Your taxable estate includes any property in which you had an interest at the time of your death. This includes life insurance, joint accounts, and property with named beneficiaries. Under some circumstances, it may include property you gave away years before you died.
Many lawyers have clients fill out an estate-planning memorandum. This document lists such things as the names of your parents, your social security number and other identifying information. It also lists your property, your funeral arrangements, your insurance policies, and other information that will be helpful in probating your estate. Making such lists is a good idea. They are a tremendous help to your family if you die suddenly. Such lists allow you to advise your family on where your assets are located and how they should be handled.
Gun owners need to give special consideration to their firearms when they plan their estates. Those special considerations should be set out in the estate-planning memorandum along with the location of the guns. This is particularly important for those of you who “hide”” guns at home. I remember my neighbor saying that I should not worry about his kids getting hold of the Luger he brought home from World War II. He said he had hidden it where they would never find it. He was right. After he died, they tore the house apart but could not find the gun. Some day the new owner of the house will be doing renovations and will find it between the walls.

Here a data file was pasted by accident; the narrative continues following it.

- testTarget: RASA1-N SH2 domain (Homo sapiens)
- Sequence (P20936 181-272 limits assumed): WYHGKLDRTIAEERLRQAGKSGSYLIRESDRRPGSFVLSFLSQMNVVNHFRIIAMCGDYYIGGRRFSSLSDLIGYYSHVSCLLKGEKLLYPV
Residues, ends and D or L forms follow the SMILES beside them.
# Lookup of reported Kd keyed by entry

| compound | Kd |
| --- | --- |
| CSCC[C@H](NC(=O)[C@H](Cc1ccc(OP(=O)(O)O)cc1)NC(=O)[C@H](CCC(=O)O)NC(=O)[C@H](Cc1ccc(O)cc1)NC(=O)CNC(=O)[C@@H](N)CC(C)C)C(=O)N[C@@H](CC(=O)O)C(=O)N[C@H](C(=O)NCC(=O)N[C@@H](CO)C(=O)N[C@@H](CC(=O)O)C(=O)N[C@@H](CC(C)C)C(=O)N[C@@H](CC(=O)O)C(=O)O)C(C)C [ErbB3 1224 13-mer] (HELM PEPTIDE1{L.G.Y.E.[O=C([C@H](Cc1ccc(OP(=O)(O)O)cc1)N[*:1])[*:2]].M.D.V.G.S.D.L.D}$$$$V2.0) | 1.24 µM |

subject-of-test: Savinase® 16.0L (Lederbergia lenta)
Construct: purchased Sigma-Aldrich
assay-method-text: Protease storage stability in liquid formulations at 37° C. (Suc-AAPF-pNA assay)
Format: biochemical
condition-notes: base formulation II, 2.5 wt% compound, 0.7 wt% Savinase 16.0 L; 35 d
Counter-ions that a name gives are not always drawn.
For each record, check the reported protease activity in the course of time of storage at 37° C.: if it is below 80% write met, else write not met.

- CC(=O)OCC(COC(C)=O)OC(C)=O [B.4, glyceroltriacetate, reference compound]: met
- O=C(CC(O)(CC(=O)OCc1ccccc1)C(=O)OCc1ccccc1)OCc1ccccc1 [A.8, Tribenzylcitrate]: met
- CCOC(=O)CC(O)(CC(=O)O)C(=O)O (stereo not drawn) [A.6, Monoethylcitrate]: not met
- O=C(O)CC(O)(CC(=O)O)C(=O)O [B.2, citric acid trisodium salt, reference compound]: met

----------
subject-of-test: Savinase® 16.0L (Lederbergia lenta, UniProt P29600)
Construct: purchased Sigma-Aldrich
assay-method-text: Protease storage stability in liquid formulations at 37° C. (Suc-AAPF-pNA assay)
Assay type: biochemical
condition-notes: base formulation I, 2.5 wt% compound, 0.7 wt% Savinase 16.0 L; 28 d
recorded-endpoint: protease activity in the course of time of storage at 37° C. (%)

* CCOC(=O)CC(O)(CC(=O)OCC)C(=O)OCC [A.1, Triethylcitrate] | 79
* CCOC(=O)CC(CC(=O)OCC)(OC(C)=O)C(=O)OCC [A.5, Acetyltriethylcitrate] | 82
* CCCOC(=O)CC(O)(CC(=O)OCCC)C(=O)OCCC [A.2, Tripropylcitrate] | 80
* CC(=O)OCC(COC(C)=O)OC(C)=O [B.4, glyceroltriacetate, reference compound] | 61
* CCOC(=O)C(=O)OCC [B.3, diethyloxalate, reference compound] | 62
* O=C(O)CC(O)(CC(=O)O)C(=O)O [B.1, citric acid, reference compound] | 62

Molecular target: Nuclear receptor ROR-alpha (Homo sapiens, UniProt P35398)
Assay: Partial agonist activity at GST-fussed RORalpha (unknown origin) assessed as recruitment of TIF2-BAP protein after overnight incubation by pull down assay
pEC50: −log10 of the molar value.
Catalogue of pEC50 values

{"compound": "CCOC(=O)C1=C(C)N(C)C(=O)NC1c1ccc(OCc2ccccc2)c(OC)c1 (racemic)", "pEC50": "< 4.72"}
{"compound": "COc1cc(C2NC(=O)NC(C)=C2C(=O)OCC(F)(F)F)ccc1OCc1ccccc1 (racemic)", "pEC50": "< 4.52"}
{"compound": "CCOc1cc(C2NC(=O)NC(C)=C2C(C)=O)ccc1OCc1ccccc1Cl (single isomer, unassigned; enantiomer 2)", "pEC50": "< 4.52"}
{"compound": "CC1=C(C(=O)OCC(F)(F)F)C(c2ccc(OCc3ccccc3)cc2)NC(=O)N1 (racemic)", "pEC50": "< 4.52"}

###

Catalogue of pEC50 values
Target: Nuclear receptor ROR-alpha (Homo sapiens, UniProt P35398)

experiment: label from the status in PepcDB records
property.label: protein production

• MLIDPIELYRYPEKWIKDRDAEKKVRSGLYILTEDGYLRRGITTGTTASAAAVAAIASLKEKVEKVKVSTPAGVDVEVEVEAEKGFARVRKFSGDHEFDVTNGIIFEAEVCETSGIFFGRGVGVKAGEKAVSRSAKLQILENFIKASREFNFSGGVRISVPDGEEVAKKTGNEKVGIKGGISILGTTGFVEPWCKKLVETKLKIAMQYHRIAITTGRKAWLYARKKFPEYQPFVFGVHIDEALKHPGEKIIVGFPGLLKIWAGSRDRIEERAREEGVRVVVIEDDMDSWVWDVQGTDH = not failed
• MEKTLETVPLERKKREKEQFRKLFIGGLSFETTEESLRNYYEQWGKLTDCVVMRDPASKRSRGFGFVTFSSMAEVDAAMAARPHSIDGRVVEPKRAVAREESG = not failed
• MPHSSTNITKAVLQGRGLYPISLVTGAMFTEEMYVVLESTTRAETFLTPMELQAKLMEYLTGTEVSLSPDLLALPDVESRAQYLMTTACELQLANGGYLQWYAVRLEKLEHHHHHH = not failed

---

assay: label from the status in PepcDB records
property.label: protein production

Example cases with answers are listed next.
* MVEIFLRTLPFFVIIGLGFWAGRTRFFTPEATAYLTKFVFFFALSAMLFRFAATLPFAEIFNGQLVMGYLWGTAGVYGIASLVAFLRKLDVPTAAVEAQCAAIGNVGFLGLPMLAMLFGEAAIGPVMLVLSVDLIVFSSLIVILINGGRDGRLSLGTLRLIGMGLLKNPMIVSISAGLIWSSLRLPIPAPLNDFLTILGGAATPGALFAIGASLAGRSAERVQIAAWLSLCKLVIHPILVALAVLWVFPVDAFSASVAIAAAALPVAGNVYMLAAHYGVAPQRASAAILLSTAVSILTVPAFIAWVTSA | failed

You should educate your executor and leave instructions in your estate memorandum as to a number of things. Your family should be educated about your guns. This is important for two reasons. First, you do not want them to destroy the value of your collection. Second, you do not want them to violate the law. Guns can be quite valuable. If your family and executor are nor properly educated they can be defrauded out of a valuable asset by being panicked into giving up your guns.
It is important that the executor knows that there will be guns in the estate. He or she will need to immediately secure the guns if something happens to you. You should show your executor, while you are alive, where your guns are stored and where the keys to the storage areas or gun locks are. If you live alone, the executor should remove the guns from your home on your death. Leaving them in an unoccupied home is not a good idea. Thieves read the obituary column.